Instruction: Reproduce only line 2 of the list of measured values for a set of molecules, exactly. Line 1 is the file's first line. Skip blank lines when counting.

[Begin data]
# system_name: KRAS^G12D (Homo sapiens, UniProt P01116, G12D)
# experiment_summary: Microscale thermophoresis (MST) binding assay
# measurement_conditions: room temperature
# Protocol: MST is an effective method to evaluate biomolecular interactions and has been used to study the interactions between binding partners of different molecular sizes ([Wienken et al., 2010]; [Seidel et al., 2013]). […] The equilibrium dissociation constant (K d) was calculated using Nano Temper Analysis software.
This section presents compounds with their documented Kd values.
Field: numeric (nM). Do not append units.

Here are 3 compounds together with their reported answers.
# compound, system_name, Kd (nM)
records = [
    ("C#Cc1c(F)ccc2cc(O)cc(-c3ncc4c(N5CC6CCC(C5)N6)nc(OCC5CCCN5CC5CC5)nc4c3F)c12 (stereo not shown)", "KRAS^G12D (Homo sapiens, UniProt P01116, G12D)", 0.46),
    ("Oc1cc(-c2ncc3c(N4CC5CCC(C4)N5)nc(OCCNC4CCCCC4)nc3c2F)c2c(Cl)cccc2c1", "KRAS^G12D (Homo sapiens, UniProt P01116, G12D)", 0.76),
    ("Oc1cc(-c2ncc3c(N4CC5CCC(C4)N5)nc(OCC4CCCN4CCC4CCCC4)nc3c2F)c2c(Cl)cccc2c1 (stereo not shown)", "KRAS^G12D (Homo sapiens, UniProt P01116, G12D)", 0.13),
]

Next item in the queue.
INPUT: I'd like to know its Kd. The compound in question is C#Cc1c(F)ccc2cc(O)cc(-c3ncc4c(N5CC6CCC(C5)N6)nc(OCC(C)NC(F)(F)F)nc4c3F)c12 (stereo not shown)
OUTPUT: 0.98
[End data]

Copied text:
# experiment_summary: Microscale thermophoresis (MST) binding assay